“Morning,” she said, hoping to conceal her nervousness.
“Morning,” the driver said. It was a woman’s voice - and it took Kay less than a second to recognize it as Renaya’s.
Kay set her hands in her lap and watched as they pulled away from the curb. “So where are we—”
“Coffee, first,” Dustin said, handing her a thermos. “We’ll need you awake.”
Kay smiled and took it. “Oh? This’ll be an exciting day, huh?” She took the cap off of the thermos and took a long sip of the lukewarm coffee.
“Curb your enthusiasm,” Renaya said. “You’re only coming with us because we can’t leave you alone.”
“Well, we’ll need you for some stuff,” he said, smiling, “but nothing exciting. And it’ll be a lot of waiting.”
Kay sipped the coffee again. It was pleasantly sweet. “Okay. No complaints.”
“Yeah, and that better not change once we give you some busywork,” Renaya said.
As she took a longer swig of the coffee, Kay fought back a bitchy comment. She handed the thermos back to Dustin. “I’ll have more later, thanks. What about—”
She trailed off. Small, fuzzy spots of black had begun to dance in front of her eyes. Dustin’s coffee had been spiked, likely with a sleeping potion.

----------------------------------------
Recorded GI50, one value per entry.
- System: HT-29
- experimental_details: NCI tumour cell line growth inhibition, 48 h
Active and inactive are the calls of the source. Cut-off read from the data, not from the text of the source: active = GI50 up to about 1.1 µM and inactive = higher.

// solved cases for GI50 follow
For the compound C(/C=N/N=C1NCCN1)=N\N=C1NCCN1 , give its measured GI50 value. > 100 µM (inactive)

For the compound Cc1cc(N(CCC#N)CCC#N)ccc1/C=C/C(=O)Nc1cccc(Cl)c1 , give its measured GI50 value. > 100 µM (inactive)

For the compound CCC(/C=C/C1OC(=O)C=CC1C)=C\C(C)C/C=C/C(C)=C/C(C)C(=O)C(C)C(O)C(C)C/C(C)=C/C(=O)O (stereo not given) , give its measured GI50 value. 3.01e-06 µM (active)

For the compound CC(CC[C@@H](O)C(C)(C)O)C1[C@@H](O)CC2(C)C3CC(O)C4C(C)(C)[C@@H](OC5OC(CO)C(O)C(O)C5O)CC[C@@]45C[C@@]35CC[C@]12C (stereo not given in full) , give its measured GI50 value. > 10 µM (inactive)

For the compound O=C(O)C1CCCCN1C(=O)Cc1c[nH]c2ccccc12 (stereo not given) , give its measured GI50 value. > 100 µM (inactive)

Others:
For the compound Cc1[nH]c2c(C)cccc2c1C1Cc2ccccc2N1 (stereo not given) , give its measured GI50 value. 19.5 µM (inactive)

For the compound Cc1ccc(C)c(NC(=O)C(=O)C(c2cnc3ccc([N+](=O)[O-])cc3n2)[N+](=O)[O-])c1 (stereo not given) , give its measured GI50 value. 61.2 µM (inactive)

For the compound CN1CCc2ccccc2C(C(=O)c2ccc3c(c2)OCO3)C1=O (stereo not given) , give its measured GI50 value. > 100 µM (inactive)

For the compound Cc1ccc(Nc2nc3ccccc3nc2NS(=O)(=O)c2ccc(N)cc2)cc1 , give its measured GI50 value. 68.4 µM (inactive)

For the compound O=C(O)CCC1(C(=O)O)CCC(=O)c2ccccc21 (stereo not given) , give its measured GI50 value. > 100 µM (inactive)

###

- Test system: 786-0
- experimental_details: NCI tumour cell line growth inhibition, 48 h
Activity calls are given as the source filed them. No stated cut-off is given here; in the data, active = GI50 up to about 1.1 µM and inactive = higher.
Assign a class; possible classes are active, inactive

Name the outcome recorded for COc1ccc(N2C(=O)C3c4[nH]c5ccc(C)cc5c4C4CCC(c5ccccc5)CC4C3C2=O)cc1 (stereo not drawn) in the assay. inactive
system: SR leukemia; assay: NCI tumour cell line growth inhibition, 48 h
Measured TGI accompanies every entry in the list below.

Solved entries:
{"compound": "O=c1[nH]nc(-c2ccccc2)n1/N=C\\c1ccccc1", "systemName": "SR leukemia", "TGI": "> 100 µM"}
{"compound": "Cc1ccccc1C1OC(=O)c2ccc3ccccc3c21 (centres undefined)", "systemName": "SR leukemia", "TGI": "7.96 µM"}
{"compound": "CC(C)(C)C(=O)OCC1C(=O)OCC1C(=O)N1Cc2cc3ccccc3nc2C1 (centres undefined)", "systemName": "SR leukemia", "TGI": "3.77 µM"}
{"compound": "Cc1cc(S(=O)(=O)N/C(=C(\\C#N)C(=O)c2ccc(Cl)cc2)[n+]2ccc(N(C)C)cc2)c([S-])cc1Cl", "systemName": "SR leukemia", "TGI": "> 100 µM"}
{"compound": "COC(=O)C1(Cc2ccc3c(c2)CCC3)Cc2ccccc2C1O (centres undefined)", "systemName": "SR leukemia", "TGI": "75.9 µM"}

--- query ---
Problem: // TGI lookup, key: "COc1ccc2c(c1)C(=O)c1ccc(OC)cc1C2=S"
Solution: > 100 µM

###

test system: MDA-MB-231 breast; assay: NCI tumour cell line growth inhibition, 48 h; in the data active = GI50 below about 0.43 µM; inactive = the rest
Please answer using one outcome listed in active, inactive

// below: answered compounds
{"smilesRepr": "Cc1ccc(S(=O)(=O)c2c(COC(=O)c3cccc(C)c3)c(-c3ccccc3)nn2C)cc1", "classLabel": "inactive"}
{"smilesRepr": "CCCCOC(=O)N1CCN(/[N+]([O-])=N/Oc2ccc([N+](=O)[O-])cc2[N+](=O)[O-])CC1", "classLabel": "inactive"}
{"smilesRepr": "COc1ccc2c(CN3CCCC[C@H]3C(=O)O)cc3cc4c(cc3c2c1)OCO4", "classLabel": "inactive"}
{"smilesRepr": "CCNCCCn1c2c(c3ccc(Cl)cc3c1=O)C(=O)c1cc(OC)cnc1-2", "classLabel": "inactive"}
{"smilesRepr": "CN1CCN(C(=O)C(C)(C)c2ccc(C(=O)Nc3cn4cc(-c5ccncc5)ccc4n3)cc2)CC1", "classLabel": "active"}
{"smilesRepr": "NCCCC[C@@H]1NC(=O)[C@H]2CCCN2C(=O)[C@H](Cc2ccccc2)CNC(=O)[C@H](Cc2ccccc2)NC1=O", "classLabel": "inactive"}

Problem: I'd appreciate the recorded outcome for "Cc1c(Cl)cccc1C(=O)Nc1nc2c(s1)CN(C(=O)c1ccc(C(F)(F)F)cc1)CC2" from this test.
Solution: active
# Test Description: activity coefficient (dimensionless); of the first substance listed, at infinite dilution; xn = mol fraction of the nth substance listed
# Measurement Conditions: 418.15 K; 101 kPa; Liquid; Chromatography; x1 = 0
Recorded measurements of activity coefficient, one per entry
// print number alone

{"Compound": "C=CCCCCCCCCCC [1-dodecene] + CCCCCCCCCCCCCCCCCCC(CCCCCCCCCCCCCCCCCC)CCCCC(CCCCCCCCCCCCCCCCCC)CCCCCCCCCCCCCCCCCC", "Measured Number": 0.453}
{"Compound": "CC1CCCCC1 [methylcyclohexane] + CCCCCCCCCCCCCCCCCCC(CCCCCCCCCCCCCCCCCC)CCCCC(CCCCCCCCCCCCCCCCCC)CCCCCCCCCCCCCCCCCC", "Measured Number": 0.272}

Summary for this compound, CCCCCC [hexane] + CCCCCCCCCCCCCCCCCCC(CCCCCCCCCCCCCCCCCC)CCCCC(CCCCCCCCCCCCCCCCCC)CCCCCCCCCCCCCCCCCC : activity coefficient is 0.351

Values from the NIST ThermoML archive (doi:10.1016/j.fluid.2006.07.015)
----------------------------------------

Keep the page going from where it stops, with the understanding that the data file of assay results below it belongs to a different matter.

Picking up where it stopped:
“You guys, what…?” She felt her head sag forward, and before she could finish her sentence, she was asleep.

“We’re here!” someone said loudly in her ear. “Wake up.”
Kay grunted and jerked upright. Renaya was leering at her from the front seat. “Have a nice nap?” she asked. “Nothing personal. We just couldn’t have you knowing where you are.”
Dustin stood outside the car, looking uneasy. “Lisa, you good? I might’ve made that a little strong. Didn’t mean for you to be out for more than twenty minutes.”
Kay rubbed her eyes. It took her a long second to realize that he was talking to her. “Oh - yeah,” she mumbled, “you sure did. What was that for?”
“Until you’ve proven yourself a bit more, we can’t let you know anything, including the location of our base,” Renaya said as she climbed out of the car.